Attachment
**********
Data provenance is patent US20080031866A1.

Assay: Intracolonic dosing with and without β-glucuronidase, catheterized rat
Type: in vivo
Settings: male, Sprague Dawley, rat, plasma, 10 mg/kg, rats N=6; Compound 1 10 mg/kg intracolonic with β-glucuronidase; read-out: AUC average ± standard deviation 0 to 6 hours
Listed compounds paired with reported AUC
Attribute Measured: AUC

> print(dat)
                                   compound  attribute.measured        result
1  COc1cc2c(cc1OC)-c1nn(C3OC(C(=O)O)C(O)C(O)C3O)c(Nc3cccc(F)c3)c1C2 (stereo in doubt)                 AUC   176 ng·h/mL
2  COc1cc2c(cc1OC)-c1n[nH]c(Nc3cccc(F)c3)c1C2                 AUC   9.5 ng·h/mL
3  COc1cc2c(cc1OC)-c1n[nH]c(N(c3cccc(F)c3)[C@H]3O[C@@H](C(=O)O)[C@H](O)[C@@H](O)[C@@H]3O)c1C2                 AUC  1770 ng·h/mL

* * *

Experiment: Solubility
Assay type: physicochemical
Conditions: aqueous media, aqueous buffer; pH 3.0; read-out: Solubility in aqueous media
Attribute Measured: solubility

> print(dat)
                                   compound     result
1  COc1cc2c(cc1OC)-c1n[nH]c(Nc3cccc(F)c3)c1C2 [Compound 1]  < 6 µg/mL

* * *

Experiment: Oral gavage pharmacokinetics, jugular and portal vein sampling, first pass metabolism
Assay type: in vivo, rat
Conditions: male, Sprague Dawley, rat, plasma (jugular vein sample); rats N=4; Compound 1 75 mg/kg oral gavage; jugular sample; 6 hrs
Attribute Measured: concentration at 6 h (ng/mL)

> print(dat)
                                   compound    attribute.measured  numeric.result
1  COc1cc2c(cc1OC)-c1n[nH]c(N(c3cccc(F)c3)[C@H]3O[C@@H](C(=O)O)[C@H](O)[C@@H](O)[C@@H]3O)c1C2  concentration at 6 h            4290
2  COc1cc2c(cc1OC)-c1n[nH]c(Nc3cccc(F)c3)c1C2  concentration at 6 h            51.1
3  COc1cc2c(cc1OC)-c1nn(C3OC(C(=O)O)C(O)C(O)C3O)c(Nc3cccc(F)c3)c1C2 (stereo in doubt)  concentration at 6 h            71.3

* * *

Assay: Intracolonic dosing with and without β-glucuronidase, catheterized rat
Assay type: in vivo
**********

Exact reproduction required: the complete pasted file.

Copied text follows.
Data provenance is patent US20080031866A1.

Assay: Intracolonic dosing with and without β-glucuronidase, catheterized rat
Type: in vivo
Settings: male, Sprague Dawley, rat, plasma, 10 mg/kg, rats N=6; Compound 1 10 mg/kg intracolonic with β-glucuronidase; read-out: AUC average ± standard deviation 0 to 6 hours
Listed compounds paired with reported AUC
Attribute Measured: AUC

> print(dat)
                                   compound  attribute.measured        result
1  COc1cc2c(cc1OC)-c1nn(C3OC(C(=O)O)C(O)C(O)C3O)c(Nc3cccc(F)c3)c1C2 (stereo in doubt)                 AUC   176 ng·h/mL
2  COc1cc2c(cc1OC)-c1n[nH]c(Nc3cccc(F)c3)c1C2                 AUC   9.5 ng·h/mL
3  COc1cc2c(cc1OC)-c1n[nH]c(N(c3cccc(F)c3)[C@H]3O[C@@H](C(=O)O)[C@H](O)[C@@H](O)[C@@H]3O)c1C2                 AUC  1770 ng·h/mL

* * *

Experiment: Solubility
Assay type: physicochemical
Conditions: aqueous media, aqueous buffer; pH 3.0; read-out: Solubility in aqueous media
Attribute Measured: solubility

> print(dat)
                                   compound     result
1  COc1cc2c(cc1OC)-c1n[nH]c(Nc3cccc(F)c3)c1C2 [Compound 1]  < 6 µg/mL

* * *

Experiment: Oral gavage pharmacokinetics, jugular and portal vein sampling, first pass metabolism
Assay type: in vivo, rat
Conditions: male, Sprague Dawley, rat, plasma (jugular vein sample); rats N=4; Compound 1 75 mg/kg oral gavage; jugular sample; 6 hrs
Attribute Measured: concentration at 6 h (ng/mL)

> print(dat)
                                   compound    attribute.measured  numeric.result
1  COc1cc2c(cc1OC)-c1n[nH]c(N(c3cccc(F)c3)[C@H]3O[C@@H](C(=O)O)[C@H](O)[C@@H](O)[C@@H]3O)c1C2  concentration at 6 h            4290
2  COc1cc2c(cc1OC)-c1n[nH]c(Nc3cccc(F)c3)c1C2  concentration at 6 h            51.1
3  COc1cc2c(cc1OC)-c1nn(C3OC(C(=O)O)C(O)C(O)C3O)c(Nc3cccc(F)c3)c1C2 (stereo in doubt)  concentration at 6 h            71.3

* * *

Assay: Intracolonic dosing with and without β-glucuronidase, catheterized rat
Assay type: in vivo